What It Means to Be American
A National Conversation

Identities

Why Do So Many Public Buildings in the U.S. Look Like Greek Temples?

In the Architectural Void of a New Nation, William Strickland Borrowed from Ancient Athens to Express America's Democratic Ethos

By Robert Russell
September 20, 2018

President Andrew Jackson took a keen interest in the construction of the federal mint in Philadelphia, a grand, columned edifice, inspired by the temples of ancient Greece, that opened in 1833. Jackson was not a man known for his appreciation of cultural and artistic pursuits. A populist who famously railed against the elites, he had initially wanted to construct a simple building for minting money quickly, because there was a severe shortage of specie—coins—in the country at the time.

Gradually, though, he came around to the idea of a grander mint, and became personally involved in many aspects …

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What Kind of an American Am I?

From Witches to Baptist Ministers to Native Americans, My Family Heritage Holds Many Stories. But I'm Not Sure Which Ones Are Mine.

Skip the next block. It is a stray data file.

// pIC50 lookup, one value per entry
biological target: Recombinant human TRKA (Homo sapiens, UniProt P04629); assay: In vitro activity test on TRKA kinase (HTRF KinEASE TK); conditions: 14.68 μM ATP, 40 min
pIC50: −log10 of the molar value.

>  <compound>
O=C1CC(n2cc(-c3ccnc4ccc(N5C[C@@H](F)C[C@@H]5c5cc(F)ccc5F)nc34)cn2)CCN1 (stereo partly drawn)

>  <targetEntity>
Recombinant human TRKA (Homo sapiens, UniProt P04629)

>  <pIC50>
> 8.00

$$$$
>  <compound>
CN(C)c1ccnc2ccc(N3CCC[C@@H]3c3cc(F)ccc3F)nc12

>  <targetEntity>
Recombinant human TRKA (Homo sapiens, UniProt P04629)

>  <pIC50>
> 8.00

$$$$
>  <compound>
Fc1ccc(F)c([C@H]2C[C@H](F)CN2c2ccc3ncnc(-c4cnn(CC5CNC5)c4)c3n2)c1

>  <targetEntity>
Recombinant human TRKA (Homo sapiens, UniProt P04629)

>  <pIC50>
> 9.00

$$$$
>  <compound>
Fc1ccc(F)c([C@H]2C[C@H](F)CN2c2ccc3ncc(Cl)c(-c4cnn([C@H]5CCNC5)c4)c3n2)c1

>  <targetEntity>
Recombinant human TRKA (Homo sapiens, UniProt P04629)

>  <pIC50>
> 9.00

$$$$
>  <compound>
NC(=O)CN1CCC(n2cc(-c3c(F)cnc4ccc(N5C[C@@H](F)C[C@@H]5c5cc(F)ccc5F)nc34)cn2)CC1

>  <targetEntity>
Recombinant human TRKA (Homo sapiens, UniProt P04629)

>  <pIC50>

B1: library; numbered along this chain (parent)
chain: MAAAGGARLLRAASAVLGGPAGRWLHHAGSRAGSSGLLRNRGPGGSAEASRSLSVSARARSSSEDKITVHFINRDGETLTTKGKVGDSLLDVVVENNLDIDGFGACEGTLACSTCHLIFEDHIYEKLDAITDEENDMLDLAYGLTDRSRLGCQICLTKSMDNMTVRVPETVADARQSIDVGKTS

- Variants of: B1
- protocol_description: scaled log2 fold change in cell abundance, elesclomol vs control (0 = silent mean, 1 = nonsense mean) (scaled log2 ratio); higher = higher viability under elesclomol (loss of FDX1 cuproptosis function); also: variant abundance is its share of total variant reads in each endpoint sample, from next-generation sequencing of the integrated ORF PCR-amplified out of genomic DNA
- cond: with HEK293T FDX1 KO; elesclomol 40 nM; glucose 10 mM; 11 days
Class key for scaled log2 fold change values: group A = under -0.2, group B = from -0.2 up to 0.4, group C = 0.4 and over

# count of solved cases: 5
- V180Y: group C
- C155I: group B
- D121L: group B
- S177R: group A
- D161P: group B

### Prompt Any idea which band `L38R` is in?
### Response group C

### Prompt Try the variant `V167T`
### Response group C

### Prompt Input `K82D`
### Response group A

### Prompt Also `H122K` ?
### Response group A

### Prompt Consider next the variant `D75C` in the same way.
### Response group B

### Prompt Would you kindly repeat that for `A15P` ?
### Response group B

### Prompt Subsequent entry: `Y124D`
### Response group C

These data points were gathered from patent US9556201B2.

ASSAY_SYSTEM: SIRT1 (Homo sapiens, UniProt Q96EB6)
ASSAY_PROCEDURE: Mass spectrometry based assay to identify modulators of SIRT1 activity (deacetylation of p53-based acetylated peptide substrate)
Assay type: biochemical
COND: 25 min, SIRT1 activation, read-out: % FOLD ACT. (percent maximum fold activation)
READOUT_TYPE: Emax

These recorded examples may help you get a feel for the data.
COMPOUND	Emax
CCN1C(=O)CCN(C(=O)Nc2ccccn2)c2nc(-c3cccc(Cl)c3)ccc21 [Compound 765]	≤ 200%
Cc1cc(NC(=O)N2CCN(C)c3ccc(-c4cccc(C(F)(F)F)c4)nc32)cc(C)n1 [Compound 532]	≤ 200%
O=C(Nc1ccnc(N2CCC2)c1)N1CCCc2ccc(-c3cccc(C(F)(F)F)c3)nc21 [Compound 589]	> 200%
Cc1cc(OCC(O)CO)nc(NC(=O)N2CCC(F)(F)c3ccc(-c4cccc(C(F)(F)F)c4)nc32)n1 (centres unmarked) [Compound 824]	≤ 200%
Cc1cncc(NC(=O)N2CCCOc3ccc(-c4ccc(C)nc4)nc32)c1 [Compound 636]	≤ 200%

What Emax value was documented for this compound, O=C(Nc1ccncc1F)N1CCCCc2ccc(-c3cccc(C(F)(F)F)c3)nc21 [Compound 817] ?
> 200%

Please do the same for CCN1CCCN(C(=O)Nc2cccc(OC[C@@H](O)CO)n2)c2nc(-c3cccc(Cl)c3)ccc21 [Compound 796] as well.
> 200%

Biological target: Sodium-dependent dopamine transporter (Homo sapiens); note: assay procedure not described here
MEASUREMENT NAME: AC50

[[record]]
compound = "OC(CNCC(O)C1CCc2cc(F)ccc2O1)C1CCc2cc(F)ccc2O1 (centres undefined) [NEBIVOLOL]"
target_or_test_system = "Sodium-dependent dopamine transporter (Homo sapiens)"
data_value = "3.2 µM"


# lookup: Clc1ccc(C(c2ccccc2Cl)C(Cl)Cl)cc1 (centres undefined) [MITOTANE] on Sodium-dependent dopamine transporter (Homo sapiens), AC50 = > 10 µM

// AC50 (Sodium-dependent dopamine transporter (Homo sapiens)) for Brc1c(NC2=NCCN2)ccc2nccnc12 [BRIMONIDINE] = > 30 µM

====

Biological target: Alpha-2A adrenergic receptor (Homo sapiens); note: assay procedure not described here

By Isaac Windes
August 23, 2018

I am American. That much I know—but my life’s experience has never taken me beyond that in any way, up until this point. While many Americans embrace their ancestry as part of their national identity, I never have parsed my own beyond simply being, well, American. And white.

I certainly have stories of my family’s past, shaped by witches, warfare, and the Wild West. But with every generation, an ancestral tradition has been shed, a cultural touchstone tweaked, through choice …

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The One-Size-Fits-All Sock That’s a Democratic Fashion Statement

Originally Marketed as Sportswear, the Tube Sock Became a Stylish Accessory Thanks to Farrah Fawcett and Kareem Abdul-Jabbar

By Kimberly Chrisman-Campbell
August 16, 2018

If you’re an American down to your toes, those toes have probably been clad in tube socks at one time or another.

These once-ubiquitous, one-size-fits-all socks are a product of Americans’ simultaneous love of sports, technological innovation, and nostalgic fashion statements.

The tube sock’s trajectory is knitted into the growth of organized sports in America, particularly basketball and soccer, both of which were popularized around the turn of the century. Basketball was a new and uniquely American diversion, played in YMCAs and …

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The Chinese-Born Doctor Who Brought Tofu to America